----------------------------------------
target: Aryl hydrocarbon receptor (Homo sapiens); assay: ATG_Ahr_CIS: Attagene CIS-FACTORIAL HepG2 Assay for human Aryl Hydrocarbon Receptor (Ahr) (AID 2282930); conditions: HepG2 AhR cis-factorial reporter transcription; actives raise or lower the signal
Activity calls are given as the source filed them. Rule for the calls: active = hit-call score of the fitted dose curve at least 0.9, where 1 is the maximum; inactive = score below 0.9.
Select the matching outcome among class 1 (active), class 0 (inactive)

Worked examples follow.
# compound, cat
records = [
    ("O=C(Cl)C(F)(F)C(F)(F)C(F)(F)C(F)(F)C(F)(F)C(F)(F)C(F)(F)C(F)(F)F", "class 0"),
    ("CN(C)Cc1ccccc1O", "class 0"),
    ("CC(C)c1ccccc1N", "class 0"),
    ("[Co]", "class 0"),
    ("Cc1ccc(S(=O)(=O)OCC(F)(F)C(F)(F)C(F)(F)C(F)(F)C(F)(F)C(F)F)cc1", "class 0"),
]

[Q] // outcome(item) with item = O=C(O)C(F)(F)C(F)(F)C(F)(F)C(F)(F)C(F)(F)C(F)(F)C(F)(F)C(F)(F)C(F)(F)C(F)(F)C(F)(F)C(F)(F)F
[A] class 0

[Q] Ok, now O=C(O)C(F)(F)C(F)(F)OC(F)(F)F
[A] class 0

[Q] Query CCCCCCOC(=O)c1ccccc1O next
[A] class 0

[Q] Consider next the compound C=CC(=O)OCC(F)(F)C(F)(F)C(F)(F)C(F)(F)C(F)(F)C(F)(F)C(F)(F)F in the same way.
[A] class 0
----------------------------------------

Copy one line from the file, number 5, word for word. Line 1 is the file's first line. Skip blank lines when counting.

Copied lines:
# compound, cat